Nutritional Status Assessment (Nutrition) is a comprehensive in-flight study designed to understand changes in human physiology during long-duration space flight. This study includes measures of bone metabolism, oxidative damage, and chemistry and hormonal changes; as well as assessments of the nutritional status of the crewmembers participating in the study. The results have an impact on the definition of nutritional requirements and development of food systems for future exploration missions to the Moon and Mars. This experiment also helps researchers understand the effectiveness of measures taken to counteract the effects of space flight, as well as the impact of exercise and pharmaceutical countermeasures on nutritional status and nutrient requirements for crewmembers.Principal Investigator(s)
Johnson Space Center, Human Research Program, Houston, TX, United States
National Aeronautics and Space Administration (NASA)Sponsoring Organization
Human Exploration and Operations Mission Directorate (HEOMD)Research Benefits
Information PendingISS Expedition Duration:
September 2006 - September 2013Expeditions Assigned
14,15,16,17,18,19/20,21/22,23/24,25/26,27/28,29/30,31/32,33/34,35/36Previous ISS Missions
A subset of this protocol, Clinical Nutritional Status Assessment Medical Requirement, has been performed on two Mir missions and on all ISS Expeditions.
Nutrition is critical for health both on Earth and on board the International Space Station. From the time the first crew lived on station up until now, the Clinical Nutritional Assessment profile is implemented to evaluate crew health before and after these 4- to 6-month missions. This clinical protocol nominally consists of two preflight and two postflight evaluations of nutritional status (largely through analysis of blood and urine samples), as well as an in-flight assessment of dietary intake using a Food Frequency Questionnaire. The Nutrition experiment sought to expand the medical requirement testing by including in-flight blood and urine collections and by expanding the nominal testing to include additional normative markers of nutritional assessment.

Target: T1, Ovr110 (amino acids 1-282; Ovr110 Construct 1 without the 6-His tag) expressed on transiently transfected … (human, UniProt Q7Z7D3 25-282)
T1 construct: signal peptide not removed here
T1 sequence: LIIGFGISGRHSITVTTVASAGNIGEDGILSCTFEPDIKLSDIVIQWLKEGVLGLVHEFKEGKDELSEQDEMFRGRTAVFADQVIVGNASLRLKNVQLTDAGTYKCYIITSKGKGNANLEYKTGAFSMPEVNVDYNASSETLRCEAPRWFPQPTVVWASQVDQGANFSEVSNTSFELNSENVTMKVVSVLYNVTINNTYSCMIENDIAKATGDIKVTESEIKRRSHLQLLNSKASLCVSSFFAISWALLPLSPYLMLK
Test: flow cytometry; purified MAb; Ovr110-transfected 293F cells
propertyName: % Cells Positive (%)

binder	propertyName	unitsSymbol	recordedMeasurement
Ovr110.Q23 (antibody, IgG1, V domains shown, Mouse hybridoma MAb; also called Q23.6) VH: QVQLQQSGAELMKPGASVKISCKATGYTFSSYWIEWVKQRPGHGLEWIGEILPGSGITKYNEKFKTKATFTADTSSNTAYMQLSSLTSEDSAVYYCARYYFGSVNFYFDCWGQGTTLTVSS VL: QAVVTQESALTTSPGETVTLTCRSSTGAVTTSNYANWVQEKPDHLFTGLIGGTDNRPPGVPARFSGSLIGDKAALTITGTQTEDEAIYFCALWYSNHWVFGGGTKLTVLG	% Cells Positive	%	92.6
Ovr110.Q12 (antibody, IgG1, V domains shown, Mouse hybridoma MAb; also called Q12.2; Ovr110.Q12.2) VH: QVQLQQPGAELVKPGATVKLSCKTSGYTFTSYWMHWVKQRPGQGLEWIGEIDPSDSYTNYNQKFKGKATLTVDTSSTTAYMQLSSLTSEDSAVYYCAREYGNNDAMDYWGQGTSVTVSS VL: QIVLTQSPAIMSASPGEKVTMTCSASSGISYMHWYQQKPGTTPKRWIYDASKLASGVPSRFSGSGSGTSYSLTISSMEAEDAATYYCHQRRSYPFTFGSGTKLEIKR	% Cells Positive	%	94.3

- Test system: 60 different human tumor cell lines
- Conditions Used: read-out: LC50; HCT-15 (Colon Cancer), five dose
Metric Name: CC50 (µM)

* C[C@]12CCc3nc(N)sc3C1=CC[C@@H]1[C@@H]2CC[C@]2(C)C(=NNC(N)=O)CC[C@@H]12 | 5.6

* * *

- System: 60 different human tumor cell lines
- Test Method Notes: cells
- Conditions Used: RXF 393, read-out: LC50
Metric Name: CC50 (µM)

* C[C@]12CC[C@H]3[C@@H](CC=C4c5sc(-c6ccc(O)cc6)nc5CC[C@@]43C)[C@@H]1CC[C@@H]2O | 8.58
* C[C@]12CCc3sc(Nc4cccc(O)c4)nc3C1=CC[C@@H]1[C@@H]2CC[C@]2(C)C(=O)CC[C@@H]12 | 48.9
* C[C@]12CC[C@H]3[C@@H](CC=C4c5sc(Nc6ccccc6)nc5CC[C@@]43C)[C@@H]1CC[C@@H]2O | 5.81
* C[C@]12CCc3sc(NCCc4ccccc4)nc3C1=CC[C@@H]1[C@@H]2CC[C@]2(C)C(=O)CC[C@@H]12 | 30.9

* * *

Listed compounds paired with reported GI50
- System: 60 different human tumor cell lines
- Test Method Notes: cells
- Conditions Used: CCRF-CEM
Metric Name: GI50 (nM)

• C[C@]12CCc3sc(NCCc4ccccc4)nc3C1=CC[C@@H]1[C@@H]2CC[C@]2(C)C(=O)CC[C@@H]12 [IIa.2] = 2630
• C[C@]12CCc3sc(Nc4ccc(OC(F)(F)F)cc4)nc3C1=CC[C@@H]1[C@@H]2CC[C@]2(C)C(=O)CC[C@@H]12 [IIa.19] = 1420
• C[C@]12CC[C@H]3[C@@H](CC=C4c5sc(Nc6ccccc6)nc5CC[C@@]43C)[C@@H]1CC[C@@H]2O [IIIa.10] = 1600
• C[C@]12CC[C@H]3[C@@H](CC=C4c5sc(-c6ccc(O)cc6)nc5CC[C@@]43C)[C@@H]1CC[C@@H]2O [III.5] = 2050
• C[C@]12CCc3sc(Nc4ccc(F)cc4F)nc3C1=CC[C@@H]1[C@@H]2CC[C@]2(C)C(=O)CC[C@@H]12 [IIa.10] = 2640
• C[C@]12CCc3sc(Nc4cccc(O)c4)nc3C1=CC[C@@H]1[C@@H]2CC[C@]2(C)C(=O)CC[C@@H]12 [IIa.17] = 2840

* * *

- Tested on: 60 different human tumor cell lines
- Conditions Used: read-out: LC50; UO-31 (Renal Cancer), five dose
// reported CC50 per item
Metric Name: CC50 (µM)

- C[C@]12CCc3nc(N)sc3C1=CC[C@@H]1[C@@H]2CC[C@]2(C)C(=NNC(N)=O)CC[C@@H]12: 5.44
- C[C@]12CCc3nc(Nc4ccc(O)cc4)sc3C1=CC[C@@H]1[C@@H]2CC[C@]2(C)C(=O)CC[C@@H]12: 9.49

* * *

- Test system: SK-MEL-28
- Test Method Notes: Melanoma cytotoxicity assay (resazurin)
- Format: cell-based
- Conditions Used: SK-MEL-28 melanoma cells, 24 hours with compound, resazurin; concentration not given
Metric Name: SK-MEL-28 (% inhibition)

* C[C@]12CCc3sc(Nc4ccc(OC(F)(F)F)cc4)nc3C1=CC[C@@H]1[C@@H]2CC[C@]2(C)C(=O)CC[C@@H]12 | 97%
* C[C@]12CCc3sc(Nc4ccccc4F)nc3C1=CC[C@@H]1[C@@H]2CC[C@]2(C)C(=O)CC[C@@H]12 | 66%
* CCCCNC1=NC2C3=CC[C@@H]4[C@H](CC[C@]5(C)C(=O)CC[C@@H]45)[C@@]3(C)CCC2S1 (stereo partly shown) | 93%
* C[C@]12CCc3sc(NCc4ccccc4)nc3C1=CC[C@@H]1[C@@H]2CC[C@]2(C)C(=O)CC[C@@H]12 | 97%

Until 2006, it was not possible to conduct this type of study during ISS flights because blood and urine could not be collected, stowed frozen, and returned. The altered status of several nutrients after flight was worthy of concern, and alleviating that concern requires the ability to monitor the status of these nutrients during flight. This helps investigators determine if there is a specific impetus or timeframe for these decrements, which informs the requirements. In addition to allowing better monitoring of crew nutritional status during flight, in-flight sample collection allows better assessment of countermeasure effectiveness over the course of the mission, not just after flight.
Additional markers of bone metabolism (e.g.,helical peptide, OPG, RANKL, IGF-1) are measured to better monitor bone health and countermeasure efficacy. New markers of oxidative damage are measured (8-iso-prostaglandin F2?, protein carbonyls, oxidized and reduced glutathione) to better assess the type of oxidative insults that occur during space flight. The array of nutritional assessment variables expanded to include serum folate, plasma pyridoxal 5'-phosphate, vitamin D binding protein, and homocysteine to better understand changes in folate, vitamin B6, and vitamin D status, and related cardiovascular risk factors; respectively, during and after flight. Additionally, stress hormones and hormones that affect bone and muscle metabolism (DHEA, DHEA-S, cortisol, C-reactive protein, testosterone, estradiol) will be measured. This additional assessment provides better health monitoring and allows more accurate recommendations for crew rehabilitation to be made. These variables were added to follow the recommendations of an extramural panel that met to define nutritional standards and requirements in 2005.